And so on this note, we are getting to the blessing for the Tribe of Asher. Both in Moses' blessing & in Jacob's blessing, the concept of food most relates to Asher - particularly through the concept of oil, representing richness which was a blessing that this tribe had. In Jacob's blessing, "From Asher will his food be richly saturated, and he will provide dainties of a king". The word king in Hebrew is Melech, which is the Gematria of 90, and kabbalistically, the letter that represents this birth month of Asher which corresponds to his Tribe is Tzadi, which is the number 90. Indeed, we say in the beginning of almost every blessing - Baruch Atah Hashem Elokeinu Melech Haolam "...KING of the world".

Speaking of the letter Tzadi, it is the 18th letter of the Alef Beit. And as the verse that is recited - in the midst of the thrice daily recital of the Ashrei prayer (Psalm 145) - which according to Halacha/Jewish Law if recited without concentration, is repeated from that verse on, states: Poteiach Et Yadecha U'Masbia L'Chol Chai Ratzon - "You open Your hand and satisfy the wants of all living things" (verse 16), the word Chai/living is the number 18. Moreover, the letter Tzadi itself is etymologically related to the word Tzad/hunt (yes, we know this is what the caveman does to survive) which is related to food when one kills an animal to eat.

And the name of the heavenly food that the Jews ate in the desert for 40 years was called Man/manna (it seems that this is root word of the word money) which is the Gematria of 90, one of the topics of next week's Parshat Beshalach, which is always read in this month of Shevat. In fact, there are those who recite this part in the Torah about the manna (Exodus 16:4-36) every day as a Segula/assurance for Parnassa - making an ample living, having in mind that it is Hashem who provides us with sustenance. It was at the time when the manna first fell down that Moses composed the basic text of the first blessing of Bircat HaMazon/Grace after Meals in which most versions of this text include the above verse of Poteiach Et Yadecha.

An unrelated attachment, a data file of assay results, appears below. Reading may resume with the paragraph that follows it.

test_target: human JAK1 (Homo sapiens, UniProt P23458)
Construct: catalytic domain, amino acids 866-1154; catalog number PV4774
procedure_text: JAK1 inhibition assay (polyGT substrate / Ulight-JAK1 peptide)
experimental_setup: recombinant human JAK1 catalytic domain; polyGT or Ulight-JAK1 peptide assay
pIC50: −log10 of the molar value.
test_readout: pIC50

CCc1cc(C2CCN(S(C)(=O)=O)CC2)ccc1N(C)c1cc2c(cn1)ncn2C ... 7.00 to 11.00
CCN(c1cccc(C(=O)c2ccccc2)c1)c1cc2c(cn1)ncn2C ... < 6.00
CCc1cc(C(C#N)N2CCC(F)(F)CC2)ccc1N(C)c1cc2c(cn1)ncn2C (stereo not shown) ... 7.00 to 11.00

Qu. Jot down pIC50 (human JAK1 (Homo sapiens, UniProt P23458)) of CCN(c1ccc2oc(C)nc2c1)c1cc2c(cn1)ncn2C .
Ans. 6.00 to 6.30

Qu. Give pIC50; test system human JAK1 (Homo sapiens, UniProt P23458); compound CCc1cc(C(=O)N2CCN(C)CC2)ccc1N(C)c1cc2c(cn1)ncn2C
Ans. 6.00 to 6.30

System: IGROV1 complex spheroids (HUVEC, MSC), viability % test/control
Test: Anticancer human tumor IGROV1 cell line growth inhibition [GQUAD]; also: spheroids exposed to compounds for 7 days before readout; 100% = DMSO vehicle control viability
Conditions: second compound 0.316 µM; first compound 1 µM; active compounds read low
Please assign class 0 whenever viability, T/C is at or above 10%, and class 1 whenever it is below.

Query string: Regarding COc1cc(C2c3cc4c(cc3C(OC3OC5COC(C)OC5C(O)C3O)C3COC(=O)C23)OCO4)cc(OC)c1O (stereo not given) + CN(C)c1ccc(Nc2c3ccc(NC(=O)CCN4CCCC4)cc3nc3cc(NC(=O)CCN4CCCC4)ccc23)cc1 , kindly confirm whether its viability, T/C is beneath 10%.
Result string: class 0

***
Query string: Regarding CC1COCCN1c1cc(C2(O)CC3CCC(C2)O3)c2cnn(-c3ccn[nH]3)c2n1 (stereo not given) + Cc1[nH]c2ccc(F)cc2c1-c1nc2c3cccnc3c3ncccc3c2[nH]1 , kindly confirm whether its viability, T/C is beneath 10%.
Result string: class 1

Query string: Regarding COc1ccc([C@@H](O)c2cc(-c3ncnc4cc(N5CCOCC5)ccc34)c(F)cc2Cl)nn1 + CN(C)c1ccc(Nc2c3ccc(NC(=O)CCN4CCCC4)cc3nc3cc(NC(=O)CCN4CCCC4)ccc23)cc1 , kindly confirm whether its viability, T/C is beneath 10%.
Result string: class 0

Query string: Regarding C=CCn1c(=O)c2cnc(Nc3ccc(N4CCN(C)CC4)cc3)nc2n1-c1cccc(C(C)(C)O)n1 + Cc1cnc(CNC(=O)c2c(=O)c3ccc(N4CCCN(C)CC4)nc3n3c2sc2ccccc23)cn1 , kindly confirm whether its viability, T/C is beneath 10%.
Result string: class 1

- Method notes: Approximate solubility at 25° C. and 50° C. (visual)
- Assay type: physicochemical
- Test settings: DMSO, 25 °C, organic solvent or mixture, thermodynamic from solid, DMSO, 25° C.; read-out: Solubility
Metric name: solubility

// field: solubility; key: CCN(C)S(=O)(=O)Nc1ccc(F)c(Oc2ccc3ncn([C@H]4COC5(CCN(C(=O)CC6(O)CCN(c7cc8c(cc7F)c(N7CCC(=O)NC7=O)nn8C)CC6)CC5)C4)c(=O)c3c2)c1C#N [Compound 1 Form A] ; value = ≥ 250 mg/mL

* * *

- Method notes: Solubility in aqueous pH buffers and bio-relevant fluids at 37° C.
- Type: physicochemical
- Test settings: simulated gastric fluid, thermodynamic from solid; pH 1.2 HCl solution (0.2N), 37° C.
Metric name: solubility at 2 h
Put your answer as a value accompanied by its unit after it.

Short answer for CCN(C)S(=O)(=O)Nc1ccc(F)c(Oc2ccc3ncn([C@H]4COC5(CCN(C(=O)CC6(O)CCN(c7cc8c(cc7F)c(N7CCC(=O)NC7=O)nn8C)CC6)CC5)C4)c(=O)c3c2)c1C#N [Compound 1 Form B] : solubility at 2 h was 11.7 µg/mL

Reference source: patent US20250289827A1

Now in the first part of the above verse of Asher's blessing, the Hebrew word for oily, fatty, or richly saturated is Shemeina, having the same letters as Mishna, as we mentioned as a special connection to Asher. Now, in the physical sense, the word Parnassa/sustenance or making a living, is the same Gematria as Mishna (395)! In this sense, the Tribe of Asher is the bridge between Mishna study and making a rich living that will allow one to continue learning Torah with ease if he does not let his work get to his head (remember, the word head in Hebrew - Rosh, has the same letters as Asher!). And along these lines, the word Pat/bread has the same Gematria as Talmud (480). Hence, we see from here that everything in the physical realm has its counterpart in the spiritual realm.

This is reminiscent of two other Tribes of which I spoke of in the past regarding a partnership of Torah study. Yissaschar was the brother-tribe who learned Torah all day, and his brother or fellow tribe Zevulun supported Yissaschar, so Yissaschar could continue his Torah learning. This meant that Zevulun would share 50% of Yissaschar's reward for Torah study (though a Jew following in Zevulun's lead still at least needs to learn Halacha/Jewish law that will teach him how to live a Torah way of life despite his work schedule).

And thinking of this week's Parshat Bo, one cannot help but notice that there are at least two Mitzvot that involve eating - eating the Passover sacrificial lamb and eating Matza, both of which were/are obligatory on the first night of Passover (outside of Israel, a second Seder which includes eating Matza is performed on the second night of Passover as well), along with the Maror/bitter herbs which was/is a kind of a supplement to the Passover meal. Here you have it - carbohydrates, protein and vegetation, most of one's daily sustenance for a well balanced meal.

But don't wait for the last day to start buying Passover food. Today, I bought special Kosher for Passover food for my wife's cat. According to the Torah, one is forbidden on Passover to even own Chametz - leavened food/products - even if one himself/herself is not able to eat it, but an animal can eat it. Only if it is spoiled enough that even a dog cannot eat it (sorry, no dogs in my place!), then one does not transgress the prohibition of owning Chametz on Passover.

5 Shevat 5770